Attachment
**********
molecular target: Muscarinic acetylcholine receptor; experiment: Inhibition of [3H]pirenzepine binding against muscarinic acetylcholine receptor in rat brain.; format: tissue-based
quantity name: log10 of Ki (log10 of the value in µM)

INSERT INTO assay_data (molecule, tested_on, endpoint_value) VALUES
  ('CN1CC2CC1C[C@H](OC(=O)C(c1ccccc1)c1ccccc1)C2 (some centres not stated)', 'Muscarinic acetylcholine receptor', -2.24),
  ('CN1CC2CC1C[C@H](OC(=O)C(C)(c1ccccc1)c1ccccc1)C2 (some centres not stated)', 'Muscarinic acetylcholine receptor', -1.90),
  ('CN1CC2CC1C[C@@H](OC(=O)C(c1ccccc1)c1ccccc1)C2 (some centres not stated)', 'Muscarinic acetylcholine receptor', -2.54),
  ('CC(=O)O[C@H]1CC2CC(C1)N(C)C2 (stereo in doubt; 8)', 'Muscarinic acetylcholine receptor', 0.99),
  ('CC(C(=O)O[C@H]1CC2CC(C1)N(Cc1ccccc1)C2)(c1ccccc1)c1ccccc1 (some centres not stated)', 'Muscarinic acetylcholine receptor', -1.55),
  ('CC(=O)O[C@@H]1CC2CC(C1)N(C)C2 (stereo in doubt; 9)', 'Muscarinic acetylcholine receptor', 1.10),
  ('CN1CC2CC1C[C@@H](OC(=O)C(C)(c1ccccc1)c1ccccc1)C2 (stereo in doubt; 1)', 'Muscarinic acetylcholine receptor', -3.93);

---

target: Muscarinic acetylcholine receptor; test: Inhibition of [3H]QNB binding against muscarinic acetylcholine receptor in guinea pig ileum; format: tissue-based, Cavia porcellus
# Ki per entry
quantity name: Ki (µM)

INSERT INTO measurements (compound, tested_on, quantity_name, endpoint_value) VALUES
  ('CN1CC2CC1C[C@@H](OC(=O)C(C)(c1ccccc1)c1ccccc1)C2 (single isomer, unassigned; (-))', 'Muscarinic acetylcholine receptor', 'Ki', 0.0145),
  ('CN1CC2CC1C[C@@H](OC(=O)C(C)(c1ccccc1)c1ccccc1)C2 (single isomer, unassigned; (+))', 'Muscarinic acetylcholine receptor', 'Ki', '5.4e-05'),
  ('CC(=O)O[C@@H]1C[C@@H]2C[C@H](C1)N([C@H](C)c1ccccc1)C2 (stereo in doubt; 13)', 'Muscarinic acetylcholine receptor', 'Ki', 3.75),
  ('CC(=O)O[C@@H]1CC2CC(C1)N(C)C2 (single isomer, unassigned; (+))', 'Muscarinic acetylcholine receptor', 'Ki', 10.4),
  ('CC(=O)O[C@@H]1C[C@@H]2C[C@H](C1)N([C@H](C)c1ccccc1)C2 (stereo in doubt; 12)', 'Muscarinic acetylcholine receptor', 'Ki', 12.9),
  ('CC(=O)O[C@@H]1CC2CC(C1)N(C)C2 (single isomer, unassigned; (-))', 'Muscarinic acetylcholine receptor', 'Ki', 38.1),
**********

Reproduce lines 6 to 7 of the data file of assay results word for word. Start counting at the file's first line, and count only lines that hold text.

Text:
  ('CN1CC2CC1C[C@@H](OC(=O)C(c1ccccc1)c1ccccc1)C2 (some centres not stated)', 'Muscarinic acetylcholine receptor', -2.54),
  ('CC(=O)O[C@H]1CC2CC(C1)N(C)C2 (stereo in doubt; 8)', 'Muscarinic acetylcholine receptor', 0.99),